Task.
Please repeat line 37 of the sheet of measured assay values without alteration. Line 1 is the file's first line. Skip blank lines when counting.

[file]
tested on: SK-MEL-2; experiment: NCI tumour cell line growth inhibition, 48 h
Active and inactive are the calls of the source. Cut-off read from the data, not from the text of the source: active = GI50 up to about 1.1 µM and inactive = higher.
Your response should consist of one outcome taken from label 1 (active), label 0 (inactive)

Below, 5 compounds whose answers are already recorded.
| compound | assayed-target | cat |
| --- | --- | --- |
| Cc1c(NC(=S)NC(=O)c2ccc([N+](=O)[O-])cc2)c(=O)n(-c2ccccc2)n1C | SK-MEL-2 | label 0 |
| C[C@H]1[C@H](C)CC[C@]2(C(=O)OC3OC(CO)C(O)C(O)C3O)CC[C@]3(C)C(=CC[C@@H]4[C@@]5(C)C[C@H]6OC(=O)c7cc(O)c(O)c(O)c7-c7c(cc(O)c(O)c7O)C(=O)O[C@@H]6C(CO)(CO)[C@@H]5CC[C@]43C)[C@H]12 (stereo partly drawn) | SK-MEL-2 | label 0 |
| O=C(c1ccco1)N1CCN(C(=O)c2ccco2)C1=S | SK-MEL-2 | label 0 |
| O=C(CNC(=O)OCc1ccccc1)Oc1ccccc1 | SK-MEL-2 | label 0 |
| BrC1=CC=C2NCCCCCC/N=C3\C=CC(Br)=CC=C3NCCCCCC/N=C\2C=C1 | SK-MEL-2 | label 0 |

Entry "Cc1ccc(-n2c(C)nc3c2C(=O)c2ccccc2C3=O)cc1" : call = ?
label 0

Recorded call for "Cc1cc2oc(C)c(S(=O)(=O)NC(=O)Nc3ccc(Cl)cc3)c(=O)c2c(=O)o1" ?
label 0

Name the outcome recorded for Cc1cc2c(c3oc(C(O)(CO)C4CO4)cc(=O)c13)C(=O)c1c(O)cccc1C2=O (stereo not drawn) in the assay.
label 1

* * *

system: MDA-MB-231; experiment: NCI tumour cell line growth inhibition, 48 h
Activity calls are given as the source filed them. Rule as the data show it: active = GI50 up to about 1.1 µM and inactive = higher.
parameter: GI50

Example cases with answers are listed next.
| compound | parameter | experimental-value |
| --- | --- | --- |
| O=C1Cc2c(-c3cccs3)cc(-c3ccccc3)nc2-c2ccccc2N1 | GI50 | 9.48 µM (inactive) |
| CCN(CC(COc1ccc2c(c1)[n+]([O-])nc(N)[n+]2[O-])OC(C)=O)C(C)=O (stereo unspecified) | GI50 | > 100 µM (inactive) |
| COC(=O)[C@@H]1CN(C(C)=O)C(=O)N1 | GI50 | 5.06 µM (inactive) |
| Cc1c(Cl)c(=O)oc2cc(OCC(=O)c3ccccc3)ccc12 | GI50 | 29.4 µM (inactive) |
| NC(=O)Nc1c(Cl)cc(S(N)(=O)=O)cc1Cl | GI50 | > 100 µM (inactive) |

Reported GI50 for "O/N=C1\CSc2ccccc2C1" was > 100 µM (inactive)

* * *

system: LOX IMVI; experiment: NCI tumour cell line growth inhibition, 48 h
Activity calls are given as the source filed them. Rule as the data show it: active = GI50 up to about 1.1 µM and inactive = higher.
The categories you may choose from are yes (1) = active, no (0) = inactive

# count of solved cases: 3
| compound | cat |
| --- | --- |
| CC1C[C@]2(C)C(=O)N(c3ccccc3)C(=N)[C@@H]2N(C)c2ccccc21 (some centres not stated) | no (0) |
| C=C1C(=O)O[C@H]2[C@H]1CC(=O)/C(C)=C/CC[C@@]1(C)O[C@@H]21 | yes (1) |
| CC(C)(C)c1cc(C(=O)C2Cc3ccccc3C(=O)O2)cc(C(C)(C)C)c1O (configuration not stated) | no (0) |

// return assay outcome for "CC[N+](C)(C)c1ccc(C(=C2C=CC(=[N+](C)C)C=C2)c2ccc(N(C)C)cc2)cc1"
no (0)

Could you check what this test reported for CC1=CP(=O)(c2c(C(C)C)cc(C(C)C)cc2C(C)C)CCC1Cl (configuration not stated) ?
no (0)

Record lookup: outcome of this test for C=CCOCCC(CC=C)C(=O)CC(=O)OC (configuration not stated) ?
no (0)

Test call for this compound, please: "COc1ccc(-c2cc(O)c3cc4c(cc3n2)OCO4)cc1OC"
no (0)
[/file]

| --- | --- |